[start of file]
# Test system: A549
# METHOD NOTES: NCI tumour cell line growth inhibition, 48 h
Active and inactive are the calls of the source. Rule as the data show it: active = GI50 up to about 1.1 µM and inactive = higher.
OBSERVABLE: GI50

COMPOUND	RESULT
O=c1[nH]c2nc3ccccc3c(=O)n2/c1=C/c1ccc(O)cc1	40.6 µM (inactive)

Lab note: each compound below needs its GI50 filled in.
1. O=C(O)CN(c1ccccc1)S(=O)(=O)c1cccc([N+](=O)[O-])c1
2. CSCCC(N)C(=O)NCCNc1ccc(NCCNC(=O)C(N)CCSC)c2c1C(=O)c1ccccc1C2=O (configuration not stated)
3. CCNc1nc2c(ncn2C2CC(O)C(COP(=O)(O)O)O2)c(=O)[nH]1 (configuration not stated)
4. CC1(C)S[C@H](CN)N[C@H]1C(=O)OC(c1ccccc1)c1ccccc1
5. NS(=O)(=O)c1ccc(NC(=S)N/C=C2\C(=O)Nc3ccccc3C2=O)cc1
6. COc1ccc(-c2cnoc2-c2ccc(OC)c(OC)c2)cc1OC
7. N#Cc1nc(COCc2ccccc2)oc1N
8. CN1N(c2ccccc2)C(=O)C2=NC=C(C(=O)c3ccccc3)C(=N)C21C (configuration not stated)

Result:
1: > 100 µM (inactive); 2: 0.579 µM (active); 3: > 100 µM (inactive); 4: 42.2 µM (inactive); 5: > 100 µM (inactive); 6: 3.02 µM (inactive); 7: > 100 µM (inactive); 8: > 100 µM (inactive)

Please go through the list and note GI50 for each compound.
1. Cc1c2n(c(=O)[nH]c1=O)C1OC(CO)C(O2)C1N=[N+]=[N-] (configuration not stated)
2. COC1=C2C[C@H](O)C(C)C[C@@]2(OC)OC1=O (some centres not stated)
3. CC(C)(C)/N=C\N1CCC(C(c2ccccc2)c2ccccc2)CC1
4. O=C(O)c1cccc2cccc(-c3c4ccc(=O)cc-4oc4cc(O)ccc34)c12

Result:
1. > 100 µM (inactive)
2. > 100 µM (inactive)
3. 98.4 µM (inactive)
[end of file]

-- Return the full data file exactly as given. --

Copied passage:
# Test system: A549
# METHOD NOTES: NCI tumour cell line growth inhibition, 48 h
Active and inactive are the calls of the source. Rule as the data show it: active = GI50 up to about 1.1 µM and inactive = higher.
OBSERVABLE: GI50

COMPOUND	RESULT
O=c1[nH]c2nc3ccccc3c(=O)n2/c1=C/c1ccc(O)cc1	40.6 µM (inactive)

Lab note: each compound below needs its GI50 filled in.
1. O=C(O)CN(c1ccccc1)S(=O)(=O)c1cccc([N+](=O)[O-])c1
2. CSCCC(N)C(=O)NCCNc1ccc(NCCNC(=O)C(N)CCSC)c2c1C(=O)c1ccccc1C2=O (configuration not stated)
3. CCNc1nc2c(ncn2C2CC(O)C(COP(=O)(O)O)O2)c(=O)[nH]1 (configuration not stated)
4. CC1(C)S[C@H](CN)N[C@H]1C(=O)OC(c1ccccc1)c1ccccc1
5. NS(=O)(=O)c1ccc(NC(=S)N/C=C2\C(=O)Nc3ccccc3C2=O)cc1
6. COc1ccc(-c2cnoc2-c2ccc(OC)c(OC)c2)cc1OC
7. N#Cc1nc(COCc2ccccc2)oc1N
8. CN1N(c2ccccc2)C(=O)C2=NC=C(C(=O)c3ccccc3)C(=N)C21C (configuration not stated)

Result:
1: > 100 µM (inactive); 2: 0.579 µM (active); 3: > 100 µM (inactive); 4: 42.2 µM (inactive); 5: > 100 µM (inactive); 6: 3.02 µM (inactive); 7: > 100 µM (inactive); 8: > 100 µM (inactive)

Please go through the list and note GI50 for each compound.
1. Cc1c2n(c(=O)[nH]c1=O)C1OC(CO)C(O2)C1N=[N+]=[N-] (configuration not stated)
2. COC1=C2C[C@H](O)C(C)C[C@@]2(OC)OC1=O (some centres not stated)
3. CC(C)(C)/N=C\N1CCC(C(c2ccccc2)c2ccccc2)CC1
4. O=C(O)c1cccc2cccc(-c3c4ccc(=O)cc-4oc4cc(O)ccc34)c12

Result:
1. > 100 µM (inactive)
2. > 100 µM (inactive)
3. 98.4 µM (inactive)